The Cape Wind energy project suffered another big blow on Tuesday when a state agency recommended that the developer’s request to extend its permit for two power lines for the proposed offshore wind farm be denied.
A spokesman for Cape Wind Associates noted that this represents the Energy Facilities Siting Board staff’s “tentative decision” and that the board is scheduled to act on that recommendation next week.
Cape Wind had sought to extend a permit for the proposed power lines for two additional years, through May 1, 2017. Cape Wind, which wants to build as many as 130 wind turbines in Nantucket Sound, filed its extension request just weeks before its permit was set to expire last May.
On Tuesday, the board’s presiding officer wrote that Cape Wind Associates has not been able to demonstrate that it will be able to start construction on the project by mid-2017. In particular, the likelihood of project construction has seemed more distant since the developer lost two key contracts with National Grid and Eversource Energy in early 2015.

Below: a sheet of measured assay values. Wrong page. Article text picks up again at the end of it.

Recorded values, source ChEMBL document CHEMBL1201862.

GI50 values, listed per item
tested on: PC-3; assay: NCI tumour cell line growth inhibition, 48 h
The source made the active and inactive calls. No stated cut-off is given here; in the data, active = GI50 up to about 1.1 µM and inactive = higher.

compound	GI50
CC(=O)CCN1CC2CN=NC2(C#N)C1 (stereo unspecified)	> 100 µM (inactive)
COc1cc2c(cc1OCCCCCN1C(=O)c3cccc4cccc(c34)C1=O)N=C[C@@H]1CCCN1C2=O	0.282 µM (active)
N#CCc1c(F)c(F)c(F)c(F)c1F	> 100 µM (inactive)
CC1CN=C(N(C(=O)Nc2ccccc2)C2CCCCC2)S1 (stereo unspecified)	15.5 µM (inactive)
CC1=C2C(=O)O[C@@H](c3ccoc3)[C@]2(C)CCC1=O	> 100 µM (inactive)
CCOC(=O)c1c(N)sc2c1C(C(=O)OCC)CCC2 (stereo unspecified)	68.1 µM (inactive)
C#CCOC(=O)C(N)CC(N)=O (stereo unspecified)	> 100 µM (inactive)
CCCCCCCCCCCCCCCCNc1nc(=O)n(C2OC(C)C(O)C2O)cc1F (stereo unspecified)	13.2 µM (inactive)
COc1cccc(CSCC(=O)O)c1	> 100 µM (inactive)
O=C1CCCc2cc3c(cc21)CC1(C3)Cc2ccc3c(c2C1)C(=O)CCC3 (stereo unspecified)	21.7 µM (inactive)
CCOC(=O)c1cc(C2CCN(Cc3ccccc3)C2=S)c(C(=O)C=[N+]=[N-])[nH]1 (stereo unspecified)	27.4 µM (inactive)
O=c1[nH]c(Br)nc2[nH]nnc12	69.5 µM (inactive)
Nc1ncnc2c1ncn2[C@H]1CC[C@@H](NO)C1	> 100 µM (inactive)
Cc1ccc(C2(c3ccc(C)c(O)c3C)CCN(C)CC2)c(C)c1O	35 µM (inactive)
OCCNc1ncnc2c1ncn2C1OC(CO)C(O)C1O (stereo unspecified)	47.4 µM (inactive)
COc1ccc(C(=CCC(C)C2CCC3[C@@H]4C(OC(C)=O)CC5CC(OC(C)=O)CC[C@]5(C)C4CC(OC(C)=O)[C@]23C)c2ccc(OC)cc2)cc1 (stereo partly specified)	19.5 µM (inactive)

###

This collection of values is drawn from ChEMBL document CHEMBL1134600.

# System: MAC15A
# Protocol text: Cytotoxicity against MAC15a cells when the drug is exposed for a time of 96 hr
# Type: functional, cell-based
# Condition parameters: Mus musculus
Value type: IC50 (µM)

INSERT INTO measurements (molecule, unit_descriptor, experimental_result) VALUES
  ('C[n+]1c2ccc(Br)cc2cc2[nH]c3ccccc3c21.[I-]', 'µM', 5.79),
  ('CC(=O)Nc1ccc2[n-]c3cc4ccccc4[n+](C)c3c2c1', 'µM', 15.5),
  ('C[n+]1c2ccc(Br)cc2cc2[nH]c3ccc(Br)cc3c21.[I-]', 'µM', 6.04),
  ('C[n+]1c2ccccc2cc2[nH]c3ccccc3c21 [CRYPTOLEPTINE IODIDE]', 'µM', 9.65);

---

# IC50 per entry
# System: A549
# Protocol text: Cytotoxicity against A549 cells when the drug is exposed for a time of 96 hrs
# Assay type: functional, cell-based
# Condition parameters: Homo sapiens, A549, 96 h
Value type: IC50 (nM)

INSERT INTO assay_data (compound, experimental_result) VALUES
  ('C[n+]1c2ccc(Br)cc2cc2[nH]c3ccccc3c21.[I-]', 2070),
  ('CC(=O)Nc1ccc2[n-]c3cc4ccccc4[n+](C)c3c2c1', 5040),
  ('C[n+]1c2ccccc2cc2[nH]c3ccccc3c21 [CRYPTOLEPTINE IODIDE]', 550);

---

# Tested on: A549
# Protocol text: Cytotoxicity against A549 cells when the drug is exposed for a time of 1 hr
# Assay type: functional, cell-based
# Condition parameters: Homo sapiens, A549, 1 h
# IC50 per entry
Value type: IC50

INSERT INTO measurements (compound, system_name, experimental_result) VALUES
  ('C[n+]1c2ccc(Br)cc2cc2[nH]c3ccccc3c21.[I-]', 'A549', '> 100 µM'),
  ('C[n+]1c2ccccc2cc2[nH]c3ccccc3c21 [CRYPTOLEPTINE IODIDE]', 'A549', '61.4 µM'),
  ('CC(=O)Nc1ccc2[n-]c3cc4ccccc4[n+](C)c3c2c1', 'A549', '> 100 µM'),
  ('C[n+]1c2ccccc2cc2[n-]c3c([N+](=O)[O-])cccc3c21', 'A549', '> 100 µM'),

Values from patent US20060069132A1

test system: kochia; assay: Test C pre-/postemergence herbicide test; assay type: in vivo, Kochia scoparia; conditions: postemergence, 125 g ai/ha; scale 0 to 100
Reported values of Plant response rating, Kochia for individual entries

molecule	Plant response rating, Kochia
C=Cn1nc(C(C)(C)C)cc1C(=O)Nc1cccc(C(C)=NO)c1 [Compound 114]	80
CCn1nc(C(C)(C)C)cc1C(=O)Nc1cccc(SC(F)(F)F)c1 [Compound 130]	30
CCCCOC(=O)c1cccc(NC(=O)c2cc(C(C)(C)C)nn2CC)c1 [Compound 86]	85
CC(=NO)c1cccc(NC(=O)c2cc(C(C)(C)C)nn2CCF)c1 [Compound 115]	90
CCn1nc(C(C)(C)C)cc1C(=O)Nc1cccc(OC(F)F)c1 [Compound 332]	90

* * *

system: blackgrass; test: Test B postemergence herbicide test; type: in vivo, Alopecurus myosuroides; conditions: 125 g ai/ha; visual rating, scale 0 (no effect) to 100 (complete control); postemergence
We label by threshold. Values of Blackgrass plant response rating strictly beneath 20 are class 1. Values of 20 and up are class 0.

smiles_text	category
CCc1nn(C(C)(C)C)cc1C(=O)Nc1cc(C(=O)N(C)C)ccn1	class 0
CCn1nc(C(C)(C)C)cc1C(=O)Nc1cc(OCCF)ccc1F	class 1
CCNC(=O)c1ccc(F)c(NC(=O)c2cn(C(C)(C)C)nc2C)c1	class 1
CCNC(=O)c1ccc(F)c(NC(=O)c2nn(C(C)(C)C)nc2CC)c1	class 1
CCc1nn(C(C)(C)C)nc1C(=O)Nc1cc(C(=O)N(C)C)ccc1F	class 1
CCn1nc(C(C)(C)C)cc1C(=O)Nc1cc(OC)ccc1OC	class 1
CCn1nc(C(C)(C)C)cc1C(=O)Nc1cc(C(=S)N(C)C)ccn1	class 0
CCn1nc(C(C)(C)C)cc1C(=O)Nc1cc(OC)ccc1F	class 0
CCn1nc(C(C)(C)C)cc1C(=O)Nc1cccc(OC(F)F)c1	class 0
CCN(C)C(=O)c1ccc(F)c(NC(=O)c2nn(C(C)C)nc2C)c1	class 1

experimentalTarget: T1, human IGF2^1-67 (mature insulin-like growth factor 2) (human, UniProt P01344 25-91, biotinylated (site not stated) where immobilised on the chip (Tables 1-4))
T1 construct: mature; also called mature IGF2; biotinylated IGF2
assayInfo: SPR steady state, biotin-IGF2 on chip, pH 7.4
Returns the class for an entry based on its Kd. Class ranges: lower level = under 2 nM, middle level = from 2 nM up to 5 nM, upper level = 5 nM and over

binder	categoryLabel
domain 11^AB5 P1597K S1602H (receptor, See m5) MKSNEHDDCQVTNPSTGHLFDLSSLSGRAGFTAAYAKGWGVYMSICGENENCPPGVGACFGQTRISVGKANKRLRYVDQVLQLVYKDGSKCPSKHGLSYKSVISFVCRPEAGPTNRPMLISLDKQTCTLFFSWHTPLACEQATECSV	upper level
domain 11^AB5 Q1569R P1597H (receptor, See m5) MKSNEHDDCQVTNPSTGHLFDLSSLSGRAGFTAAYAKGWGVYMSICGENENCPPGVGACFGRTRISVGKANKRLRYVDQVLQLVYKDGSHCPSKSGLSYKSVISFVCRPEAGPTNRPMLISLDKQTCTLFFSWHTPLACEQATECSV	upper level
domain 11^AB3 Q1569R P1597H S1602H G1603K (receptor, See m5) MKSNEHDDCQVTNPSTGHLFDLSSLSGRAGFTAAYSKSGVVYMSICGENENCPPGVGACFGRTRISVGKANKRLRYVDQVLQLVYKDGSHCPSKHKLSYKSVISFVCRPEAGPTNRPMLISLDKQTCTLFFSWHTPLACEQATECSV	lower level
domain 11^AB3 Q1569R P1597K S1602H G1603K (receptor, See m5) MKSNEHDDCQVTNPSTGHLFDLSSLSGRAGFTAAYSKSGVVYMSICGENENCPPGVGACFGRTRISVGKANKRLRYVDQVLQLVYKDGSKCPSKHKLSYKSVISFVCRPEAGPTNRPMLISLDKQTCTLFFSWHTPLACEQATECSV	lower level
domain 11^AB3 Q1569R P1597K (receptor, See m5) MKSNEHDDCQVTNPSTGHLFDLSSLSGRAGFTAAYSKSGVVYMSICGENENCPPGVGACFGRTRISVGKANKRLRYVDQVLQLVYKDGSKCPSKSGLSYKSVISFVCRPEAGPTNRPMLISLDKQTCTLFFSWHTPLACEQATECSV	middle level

Pending state legislation encouraging offshore wind development is the only option for Cape Wind to get new long-term contracts, presiding officer James Buckley wrote. But there’s no guarantee that the legislation will pass, and if it does become law, there’s no guarantee that Cape Wind would win the bidding process that the bill establishes, Buckley wrote.
“At this time, Cape Wind needs a lengthy, almost open-ended extension period,” Buckley wrote. “An open-ended extension would be unreasonable.”
Buckley wrote that the developer should be required to come back to the board with a new permit request and start the process anew.
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